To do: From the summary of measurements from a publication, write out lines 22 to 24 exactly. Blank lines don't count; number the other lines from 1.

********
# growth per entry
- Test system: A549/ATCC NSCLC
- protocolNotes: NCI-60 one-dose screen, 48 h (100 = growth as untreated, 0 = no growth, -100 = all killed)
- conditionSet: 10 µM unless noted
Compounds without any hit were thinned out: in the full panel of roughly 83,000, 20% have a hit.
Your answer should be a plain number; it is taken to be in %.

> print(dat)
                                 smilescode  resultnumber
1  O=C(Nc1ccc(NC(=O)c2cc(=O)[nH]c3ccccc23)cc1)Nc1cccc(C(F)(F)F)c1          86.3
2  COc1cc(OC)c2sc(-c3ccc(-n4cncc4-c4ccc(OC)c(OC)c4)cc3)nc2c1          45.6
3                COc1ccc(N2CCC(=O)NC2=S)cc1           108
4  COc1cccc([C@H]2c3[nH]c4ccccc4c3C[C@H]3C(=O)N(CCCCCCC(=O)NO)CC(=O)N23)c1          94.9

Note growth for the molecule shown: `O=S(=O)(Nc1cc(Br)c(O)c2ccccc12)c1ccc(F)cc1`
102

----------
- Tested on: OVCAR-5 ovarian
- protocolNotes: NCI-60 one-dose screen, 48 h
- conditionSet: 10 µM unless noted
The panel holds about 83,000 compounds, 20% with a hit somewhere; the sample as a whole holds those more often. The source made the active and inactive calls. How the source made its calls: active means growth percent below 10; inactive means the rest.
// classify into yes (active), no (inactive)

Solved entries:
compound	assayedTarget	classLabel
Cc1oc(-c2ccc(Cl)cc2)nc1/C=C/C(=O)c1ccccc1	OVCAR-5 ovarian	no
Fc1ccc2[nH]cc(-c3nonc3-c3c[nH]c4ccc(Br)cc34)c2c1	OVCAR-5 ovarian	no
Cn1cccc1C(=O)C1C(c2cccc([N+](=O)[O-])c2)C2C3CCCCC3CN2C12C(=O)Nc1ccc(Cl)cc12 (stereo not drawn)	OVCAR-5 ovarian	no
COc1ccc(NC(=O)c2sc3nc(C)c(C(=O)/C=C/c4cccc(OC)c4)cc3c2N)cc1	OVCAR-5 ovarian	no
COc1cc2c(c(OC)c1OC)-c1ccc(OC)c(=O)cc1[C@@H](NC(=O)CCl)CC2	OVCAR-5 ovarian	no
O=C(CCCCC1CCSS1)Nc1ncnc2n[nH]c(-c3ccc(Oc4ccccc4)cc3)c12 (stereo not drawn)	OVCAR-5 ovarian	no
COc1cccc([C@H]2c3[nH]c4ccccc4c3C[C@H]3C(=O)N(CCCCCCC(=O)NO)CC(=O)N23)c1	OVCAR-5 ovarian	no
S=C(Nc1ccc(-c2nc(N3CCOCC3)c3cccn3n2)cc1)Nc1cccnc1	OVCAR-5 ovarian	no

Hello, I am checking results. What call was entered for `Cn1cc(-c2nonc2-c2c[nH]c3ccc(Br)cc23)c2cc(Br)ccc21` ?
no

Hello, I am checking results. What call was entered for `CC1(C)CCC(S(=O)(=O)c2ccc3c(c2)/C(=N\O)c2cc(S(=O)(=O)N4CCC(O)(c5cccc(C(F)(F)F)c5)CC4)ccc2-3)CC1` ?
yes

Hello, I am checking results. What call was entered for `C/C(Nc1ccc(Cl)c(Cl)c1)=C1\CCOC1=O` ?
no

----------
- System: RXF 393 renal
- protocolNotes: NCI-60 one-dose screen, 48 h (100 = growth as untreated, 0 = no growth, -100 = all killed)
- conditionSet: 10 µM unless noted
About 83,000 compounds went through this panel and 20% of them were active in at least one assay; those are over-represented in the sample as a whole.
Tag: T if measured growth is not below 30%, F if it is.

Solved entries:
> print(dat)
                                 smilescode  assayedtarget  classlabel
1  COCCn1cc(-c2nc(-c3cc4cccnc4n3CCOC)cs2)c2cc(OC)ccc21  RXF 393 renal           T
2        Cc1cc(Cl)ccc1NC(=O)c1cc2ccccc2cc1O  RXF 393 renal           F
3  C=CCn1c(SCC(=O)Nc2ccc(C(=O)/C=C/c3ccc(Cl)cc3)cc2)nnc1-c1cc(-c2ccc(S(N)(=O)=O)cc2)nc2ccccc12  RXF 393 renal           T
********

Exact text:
compound	assayedTarget	classLabel
Cc1oc(-c2ccc(Cl)cc2)nc1/C=C/C(=O)c1ccccc1	OVCAR-5 ovarian	no
Fc1ccc2[nH]cc(-c3nonc3-c3c[nH]c4ccc(Br)cc34)c2c1	OVCAR-5 ovarian	no